Tuesday, Jun 28

Kyle Busch Winner Take All

The current elimination format of NASCAR’s Chase for the Sprint Cup postseason is down to the final weekend of its third season, and one thing has been clear during the format’s first two seasons of finales – it truly is winner-take-all. 
    
And the good news for Kyle Busch, driver of the No. 18 M&M’S Toyota for Joe Gibbs Racing (JGR), is that he did just that one year ago as the winner of the Ford EcoBoost 400 season finale at Homestead-Miami Speedway, taking home the 2015 Sprint Cup title. While the rules state that the highest-finishing driver Sunday among the four championship-eligible drivers at Homestead will win this year’s championship, winning was a necessity for Busch to bring home his first title as another Championship 4 driver, Kevin Harvick, finished in the runner-up spot. In 2014, the winner-take-all scenario also rang true as Harvick won the race and the title while Championship 4 contender Ryan Newman finished second. 

 

So, looking at those statistics alone, it’s fairly clear that Sunday’s race really is winner-take-all. Busch, crew chief Adam Stevens and the entire M&M’S team know exactly what they need to do to successfully defend their Sprint Cup title – win the race and bring home the ultimate celebration of M&M’S 75th anniversary year.

 

The road to Homestead for Busch and the M&M’S team has been anything but easy. They’ve had to roll up their sleeves the entire Chase, putting in a workmanlike Chase filled with six top-five finishes and eight top-10s in order to make it to the Championship 4 this weekend at Homestead. 

 

The M&M’S team made it through the Round of 8 with a gritty fifth-place finish at Martinsville (Va.) Speedway and an even grittier fifth-place finish two weeks ago at Texas Motor Speedway in Fort Worth. At Texas, Busch wrecked his primary car on his first lap of practice, forcing the team to use a backup car. In qualifying, a water leak forced him out after the first round of qualifying and he started 24th. In the race, Busch battled early handling issues and also debris poking a large hole in the right-front of the M&M’S Toyota’s nose. Still, the team recovered and fought its way back to fifth place before the race was cut short by rain.

 

This past weekend at Phoenix International Raceway may have been the team’s most impressive feat. After handling issues Friday led to a disappointing qualifying position of 19th, Busch, crew chief Adam Stevens and the entire M&M’S team went to work. That included pit calls, adjustments and impressive driving that got them into the top-three with a little more than 40 laps to go. Busch dug deep and moved his way up to second behind race-winner Joey Logano, clinching the fourth and final spot in the Sunday’s championship race.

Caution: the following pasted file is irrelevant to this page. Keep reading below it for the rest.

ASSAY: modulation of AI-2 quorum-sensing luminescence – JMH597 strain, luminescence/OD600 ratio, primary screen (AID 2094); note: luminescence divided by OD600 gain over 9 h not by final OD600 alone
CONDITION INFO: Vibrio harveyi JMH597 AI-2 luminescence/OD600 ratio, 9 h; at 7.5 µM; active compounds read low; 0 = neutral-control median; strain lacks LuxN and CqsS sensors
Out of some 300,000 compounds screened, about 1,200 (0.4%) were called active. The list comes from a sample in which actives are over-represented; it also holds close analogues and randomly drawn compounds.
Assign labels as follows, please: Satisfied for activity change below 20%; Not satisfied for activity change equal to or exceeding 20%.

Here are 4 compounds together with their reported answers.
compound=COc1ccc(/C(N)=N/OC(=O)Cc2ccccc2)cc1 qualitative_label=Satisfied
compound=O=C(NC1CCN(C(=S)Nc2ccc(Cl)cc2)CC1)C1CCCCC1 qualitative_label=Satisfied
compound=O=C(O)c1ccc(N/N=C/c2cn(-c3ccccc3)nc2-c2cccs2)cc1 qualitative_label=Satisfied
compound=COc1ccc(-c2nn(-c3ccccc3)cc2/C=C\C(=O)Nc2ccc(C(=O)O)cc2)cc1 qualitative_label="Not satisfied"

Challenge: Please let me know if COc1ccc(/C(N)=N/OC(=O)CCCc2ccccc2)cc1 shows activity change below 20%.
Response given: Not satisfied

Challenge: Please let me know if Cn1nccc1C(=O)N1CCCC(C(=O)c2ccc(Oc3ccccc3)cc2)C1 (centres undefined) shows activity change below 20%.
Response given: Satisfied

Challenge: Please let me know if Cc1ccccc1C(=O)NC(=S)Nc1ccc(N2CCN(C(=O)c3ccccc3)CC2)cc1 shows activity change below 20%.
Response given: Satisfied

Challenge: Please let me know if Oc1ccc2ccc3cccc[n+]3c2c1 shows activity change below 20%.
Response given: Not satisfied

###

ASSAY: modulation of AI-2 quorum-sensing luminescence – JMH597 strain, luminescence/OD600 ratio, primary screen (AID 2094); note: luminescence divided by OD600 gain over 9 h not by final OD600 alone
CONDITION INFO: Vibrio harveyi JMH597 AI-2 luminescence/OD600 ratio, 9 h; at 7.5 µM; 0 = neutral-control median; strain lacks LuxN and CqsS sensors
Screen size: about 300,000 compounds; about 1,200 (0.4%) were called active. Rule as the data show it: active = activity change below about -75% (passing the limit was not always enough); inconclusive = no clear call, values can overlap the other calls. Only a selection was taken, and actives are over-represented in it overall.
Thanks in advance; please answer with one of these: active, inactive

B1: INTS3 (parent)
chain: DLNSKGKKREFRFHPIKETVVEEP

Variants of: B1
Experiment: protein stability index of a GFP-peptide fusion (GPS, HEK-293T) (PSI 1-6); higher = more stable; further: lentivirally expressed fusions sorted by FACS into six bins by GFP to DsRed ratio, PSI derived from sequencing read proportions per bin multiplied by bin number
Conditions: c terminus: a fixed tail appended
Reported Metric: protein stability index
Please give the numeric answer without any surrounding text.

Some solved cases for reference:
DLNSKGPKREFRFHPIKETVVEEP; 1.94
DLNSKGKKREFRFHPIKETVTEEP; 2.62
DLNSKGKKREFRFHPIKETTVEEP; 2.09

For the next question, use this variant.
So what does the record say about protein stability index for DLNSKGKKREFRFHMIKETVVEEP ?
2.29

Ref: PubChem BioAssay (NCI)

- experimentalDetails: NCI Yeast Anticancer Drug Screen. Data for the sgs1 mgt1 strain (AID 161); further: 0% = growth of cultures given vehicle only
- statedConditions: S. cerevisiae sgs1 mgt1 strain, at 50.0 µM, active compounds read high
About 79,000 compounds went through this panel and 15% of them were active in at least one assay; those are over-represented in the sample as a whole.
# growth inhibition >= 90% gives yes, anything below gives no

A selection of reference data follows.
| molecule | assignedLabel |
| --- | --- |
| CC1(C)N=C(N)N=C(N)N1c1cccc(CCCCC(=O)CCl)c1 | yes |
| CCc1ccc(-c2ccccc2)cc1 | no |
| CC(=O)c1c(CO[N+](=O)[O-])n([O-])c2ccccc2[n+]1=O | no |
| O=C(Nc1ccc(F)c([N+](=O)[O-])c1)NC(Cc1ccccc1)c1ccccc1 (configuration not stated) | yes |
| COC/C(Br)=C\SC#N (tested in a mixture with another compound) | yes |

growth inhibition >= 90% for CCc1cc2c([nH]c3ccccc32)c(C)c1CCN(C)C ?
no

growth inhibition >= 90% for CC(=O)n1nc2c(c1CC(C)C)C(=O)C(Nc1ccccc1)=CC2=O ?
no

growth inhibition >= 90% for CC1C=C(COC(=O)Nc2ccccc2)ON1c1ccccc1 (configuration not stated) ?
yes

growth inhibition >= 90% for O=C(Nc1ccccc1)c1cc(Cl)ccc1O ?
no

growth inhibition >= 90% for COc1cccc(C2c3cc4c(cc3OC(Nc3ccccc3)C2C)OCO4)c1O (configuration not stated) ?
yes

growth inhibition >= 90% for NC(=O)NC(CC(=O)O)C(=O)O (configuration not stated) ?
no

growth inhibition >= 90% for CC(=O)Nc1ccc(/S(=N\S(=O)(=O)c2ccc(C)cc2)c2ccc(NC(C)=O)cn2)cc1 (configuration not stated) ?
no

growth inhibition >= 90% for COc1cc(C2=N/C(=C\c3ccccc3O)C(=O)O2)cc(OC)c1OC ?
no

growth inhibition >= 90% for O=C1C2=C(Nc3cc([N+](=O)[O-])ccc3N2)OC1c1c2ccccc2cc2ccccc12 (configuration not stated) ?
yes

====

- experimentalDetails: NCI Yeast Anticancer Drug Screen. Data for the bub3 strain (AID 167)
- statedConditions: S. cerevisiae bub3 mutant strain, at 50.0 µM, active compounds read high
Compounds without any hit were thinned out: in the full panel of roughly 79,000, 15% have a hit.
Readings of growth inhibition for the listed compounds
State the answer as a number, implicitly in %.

Busch is now focused on Homestead, where he’ll have his shot at defending his title against the likes of six-time champion Jimmie Johnson, Logano, and JGR teammate Carl Edwards in the one-race shootout for the Sprint Cup championship trophy.

 

While Busch’s statistics at Homestead may not look strong with an average finish of 21.1, it certainly isn’t indicative of how he can run at the 1.5-mile South Florida oval. Busch dominated the 267-lap season finale in 2012, leading six times for a race-high 191 laps. But while he had the dominant car, the Las Vegas native had to settle for a fourth-place finish after a long, green-flag run to the checkered flag saw the M&M’S team come up short on fuel and foiled a seemingly certain win in the closing laps. He backed up his strong run from 2012 with an eighth-place finish in 2013, and had a strong run going in 2014 before a driveline issue put him in the garage for several laps, foiling another chance at the win. His most impressive race at Homestead came one year ago, as he was the top championship-eligible car for much of the 400-mile race, leading six times for a total of 41 laps and bringing home the win and the championship. 

 

So, as Busch heads to South Florida with everything on the line, it will be time to roll up the sleeves again and get to work, much like the entire Chase, knowing full well the plan is to win the race in order to guarantee a second consecutive Sprint Cup championship.

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